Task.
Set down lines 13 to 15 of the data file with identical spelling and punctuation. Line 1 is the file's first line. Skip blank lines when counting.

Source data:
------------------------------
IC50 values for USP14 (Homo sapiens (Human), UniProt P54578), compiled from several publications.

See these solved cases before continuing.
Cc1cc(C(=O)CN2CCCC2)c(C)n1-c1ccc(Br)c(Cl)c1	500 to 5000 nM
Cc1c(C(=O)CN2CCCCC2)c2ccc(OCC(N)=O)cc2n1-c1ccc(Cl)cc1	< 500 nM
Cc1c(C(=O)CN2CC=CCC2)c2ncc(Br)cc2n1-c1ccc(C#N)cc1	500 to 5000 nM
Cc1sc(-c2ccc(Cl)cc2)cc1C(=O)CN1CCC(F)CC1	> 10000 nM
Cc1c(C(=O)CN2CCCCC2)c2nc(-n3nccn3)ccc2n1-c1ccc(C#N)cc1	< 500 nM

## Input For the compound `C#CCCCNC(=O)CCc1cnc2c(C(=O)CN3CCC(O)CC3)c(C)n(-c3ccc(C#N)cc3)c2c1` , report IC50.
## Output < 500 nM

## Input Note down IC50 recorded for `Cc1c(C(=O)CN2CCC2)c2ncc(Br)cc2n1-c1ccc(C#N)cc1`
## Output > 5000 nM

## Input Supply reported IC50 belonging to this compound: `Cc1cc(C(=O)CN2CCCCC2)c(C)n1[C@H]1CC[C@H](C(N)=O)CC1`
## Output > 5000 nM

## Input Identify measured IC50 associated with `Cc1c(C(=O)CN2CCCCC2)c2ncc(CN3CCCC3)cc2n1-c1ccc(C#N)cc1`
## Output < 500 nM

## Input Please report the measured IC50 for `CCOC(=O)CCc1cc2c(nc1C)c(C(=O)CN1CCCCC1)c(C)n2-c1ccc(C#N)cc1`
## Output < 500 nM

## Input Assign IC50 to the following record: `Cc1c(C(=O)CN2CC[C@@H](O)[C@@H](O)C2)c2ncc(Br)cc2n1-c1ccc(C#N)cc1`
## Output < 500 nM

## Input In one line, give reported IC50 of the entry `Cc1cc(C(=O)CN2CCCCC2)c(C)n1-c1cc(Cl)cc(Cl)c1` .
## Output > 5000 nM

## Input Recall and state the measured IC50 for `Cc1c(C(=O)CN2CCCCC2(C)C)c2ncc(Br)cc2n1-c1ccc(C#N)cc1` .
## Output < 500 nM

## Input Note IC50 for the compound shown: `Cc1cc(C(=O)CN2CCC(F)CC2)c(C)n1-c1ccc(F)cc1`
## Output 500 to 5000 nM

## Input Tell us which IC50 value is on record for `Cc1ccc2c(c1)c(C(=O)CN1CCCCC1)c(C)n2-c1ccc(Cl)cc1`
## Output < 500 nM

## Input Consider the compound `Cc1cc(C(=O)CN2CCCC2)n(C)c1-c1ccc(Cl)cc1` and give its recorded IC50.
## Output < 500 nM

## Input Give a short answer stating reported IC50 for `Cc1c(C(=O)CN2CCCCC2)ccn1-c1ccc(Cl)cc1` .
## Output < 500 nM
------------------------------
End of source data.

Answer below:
## Output > 5000 nM

## Input Identify measured IC50 associated with `Cc1c(C(=O)CN2CCCCC2)c2ncc(CN3CCCC3)cc2n1-c1ccc(C#N)cc1`
## Output < 500 nM